High pressure noses into the Northeast from the Ohio Valley in the 
wake of this system which would lead to breezy conditions Monday 
with temperatures slightly above normal in the upper 30s to mid 40s. 
A secondary cold front associated with the 500mb trough axis should 
then arrive by 00z Tuesday with colder air in the 20s following for 
Monday night. Despite northwest flow setting up for the mid-week 
period, temperatures remain seasonable with highs in the mid 30s to 
low 40s and overnight lows in the 20s. Ridging also sets in mid-week 
which should keep eastern NY/western New England mainly dry.
VFR ceilings and visibilities are expected through tonight 
until around 10Z-15Z when some intermittent mixed precipitation
is expected to begin at all TAF sites. There could be a mix of 
snow, sleet and rain.
After about 15Z, mixed precipitation is expected to become
steadier and ceilings and visibilities will lower to the 
MVFR/IFR levels. KGFL may have VFR bordering on MVFR since much 
of the precipitation could track mainly south of KGFL. By 
this afternoon, precipitation type should be snow at KGFL and 
KALB but may remain a mix at KPSF and KPOU. Precipitation 
should taper off by 00Z/Fri with conditions potentially 
improving towards the end of the TAF period, especially at KALB 
and KGFL.
North winds at less than 10 Kt are expected through the TAF
Wednesday Night: Moderate Operational Impact. Breezy Chance of SHRA...RA...SN.
Thursday: Moderate Operational Impact. Likely RA...SN.
Thursday Night: No Operational Impact. NO SIG WX.
Friday: High Operational Impact. Likely RA...SN...SLEET.
Friday Night: Moderate Operational Impact. Likely RA.
Saturday: Moderate Operational Impact. Chance of RA.
Saturday Night: Moderate Operational Impact. Chance of RA.
Sunday: High Operational Impact. Likely RA.
A cold front tracking through the region this afternoon and 
evening will usher in more seasonable temperatures tonight into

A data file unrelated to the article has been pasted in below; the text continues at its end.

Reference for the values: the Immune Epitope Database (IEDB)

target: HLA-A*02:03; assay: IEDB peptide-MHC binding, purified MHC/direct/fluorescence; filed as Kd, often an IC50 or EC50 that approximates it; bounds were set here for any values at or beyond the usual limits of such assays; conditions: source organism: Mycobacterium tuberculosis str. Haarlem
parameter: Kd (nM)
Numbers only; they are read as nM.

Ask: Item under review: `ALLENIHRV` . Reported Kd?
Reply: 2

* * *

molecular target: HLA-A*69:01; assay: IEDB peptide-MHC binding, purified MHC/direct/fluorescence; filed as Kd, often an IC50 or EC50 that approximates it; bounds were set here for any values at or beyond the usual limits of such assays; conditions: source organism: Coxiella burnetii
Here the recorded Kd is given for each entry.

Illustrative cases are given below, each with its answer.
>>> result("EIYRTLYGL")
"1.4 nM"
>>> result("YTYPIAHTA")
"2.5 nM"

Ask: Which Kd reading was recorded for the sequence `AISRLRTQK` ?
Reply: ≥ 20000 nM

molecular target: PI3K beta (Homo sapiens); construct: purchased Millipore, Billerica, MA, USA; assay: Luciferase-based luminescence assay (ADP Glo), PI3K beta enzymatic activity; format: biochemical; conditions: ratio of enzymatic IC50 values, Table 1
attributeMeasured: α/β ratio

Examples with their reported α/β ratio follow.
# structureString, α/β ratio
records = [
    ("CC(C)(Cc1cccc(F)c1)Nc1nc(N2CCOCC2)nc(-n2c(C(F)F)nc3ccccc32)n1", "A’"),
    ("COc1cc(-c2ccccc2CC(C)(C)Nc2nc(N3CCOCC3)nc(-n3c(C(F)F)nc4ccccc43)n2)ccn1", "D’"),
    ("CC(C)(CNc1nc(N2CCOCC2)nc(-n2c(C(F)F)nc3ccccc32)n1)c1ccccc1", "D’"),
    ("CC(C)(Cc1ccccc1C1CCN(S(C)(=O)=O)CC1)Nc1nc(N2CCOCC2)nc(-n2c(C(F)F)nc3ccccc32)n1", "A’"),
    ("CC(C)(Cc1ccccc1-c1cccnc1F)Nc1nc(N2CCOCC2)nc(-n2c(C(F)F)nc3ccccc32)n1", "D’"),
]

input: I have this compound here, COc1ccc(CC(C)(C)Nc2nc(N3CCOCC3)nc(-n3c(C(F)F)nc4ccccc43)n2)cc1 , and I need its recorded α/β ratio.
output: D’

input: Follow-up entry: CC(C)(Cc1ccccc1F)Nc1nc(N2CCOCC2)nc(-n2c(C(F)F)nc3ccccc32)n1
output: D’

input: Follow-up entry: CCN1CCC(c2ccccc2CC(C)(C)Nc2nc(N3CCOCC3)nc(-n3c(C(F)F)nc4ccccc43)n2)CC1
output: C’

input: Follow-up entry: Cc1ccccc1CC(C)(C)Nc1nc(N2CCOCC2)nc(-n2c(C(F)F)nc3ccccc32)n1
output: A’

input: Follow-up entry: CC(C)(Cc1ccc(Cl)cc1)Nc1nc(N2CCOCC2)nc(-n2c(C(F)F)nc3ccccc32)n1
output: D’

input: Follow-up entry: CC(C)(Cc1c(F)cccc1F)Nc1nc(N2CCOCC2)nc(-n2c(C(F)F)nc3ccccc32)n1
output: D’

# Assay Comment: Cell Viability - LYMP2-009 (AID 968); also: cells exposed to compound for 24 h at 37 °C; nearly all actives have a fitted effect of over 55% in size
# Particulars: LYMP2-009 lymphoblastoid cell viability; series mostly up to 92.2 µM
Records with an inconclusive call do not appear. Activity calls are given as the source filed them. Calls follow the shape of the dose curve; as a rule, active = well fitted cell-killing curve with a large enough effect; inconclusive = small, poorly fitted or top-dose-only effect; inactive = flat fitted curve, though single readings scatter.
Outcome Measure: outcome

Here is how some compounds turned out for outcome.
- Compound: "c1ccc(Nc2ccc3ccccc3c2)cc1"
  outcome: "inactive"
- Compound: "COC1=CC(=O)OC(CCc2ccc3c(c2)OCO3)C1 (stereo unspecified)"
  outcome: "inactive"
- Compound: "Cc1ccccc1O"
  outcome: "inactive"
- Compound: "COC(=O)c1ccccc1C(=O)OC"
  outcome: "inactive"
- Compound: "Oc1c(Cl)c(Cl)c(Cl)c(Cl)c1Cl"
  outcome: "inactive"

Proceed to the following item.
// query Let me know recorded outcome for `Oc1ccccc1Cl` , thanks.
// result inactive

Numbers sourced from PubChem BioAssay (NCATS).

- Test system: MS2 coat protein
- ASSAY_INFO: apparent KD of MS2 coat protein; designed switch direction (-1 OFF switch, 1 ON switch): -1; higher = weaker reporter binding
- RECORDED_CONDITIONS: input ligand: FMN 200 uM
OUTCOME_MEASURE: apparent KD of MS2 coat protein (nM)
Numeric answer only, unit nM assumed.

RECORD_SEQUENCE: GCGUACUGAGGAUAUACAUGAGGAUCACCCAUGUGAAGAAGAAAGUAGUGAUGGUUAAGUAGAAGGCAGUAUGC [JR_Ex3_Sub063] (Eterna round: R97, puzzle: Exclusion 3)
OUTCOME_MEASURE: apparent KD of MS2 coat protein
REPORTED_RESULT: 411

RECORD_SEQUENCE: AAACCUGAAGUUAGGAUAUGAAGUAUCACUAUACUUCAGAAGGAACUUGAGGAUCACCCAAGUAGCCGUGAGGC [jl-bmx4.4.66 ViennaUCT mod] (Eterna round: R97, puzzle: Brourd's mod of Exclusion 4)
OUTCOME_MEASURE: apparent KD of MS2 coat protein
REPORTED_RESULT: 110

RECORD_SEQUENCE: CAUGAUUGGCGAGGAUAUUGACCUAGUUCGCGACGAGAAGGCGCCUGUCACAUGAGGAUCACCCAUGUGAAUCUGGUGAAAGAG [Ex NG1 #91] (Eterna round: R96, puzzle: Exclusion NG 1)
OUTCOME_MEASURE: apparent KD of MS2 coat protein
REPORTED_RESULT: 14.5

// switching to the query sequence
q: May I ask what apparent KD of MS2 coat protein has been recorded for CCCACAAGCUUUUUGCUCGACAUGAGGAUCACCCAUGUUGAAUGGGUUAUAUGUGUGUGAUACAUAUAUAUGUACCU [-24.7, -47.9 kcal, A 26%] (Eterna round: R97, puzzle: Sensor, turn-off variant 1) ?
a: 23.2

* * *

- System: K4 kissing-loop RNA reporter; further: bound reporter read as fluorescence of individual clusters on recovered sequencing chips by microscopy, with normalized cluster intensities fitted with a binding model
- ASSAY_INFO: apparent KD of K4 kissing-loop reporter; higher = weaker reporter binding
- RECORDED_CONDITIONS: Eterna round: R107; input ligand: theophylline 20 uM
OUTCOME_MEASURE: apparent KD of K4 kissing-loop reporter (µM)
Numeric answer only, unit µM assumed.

Thursday, with temperatures falling below freezing over the 
Adirondacks tonight and ending the runoff from snowmelt. Will 
maintain Flood Watch over the Adirondacks and western Mohawk 
Valley as the Mohawk at Little Falls has risen a bit lately, but
the overall flood threat in these areas appears to be 
We will also continue to monitor where current ice jams are in 
place for possible movement through tonight. Flooding has occurred 
in areas near the Stockade in Schenectady and Scotia due to water 
backing up near the ice jam on the Mohawk. Parts of this ice jam 
have broken up, but it is unclear whether this will result in 
additional flooding or water levels receding. Water levels will 
continue to be monitored, and additional flood products will be 
issued if necessary.
Snow and wintry mixed precipitation is expected Thursday, with a 
quarter to half inch of QPF expected mainly along and south of I-90. 
More rounds of precipitation are expected Friday into the weekend. 
Current forecasts call for around a quarter to three quarters of an 
inch during this timeframe, highest south of I-90. This may result 
in additional river rises. Temperatures are expected to average 
above normal during this time, but not as warm as we have seen the 
last two days.
For details on specific area rivers and lakes, including 
observed and forecast river stages and lake elevations, please 
visit the Advanced Hydrologic Prediction Service /AHPS/ graphs 
on our website.
High temperature records were broken in many areas on 
KALB reached 73 degrees at 244 PM EST
KGFL reached 66 degrees at 243 PM EST
KPOU reached 76 degrees at 415 PM EST which broke the all-time
February high temperature.
Wed Feb 21st Previous record highs:
KALB 65F set in 1981
KGFL 65F set in 1981
KPOU 67F set in 1953
All-time February highs:
KALB 74F set Feb. 24, 2017
KGFL 70F set Feb. 25, 2017
KPOU 73F set Feb. 24, 2017
FROM JANUARY 1993 - JULY 2000.
NY...Winter Weather Advisory from 4 AM early this morning to 6 PM 
     EST this evening for NYZ047-051-058-063.
SHORT TERM...Thompson
LONG TERM...Speciale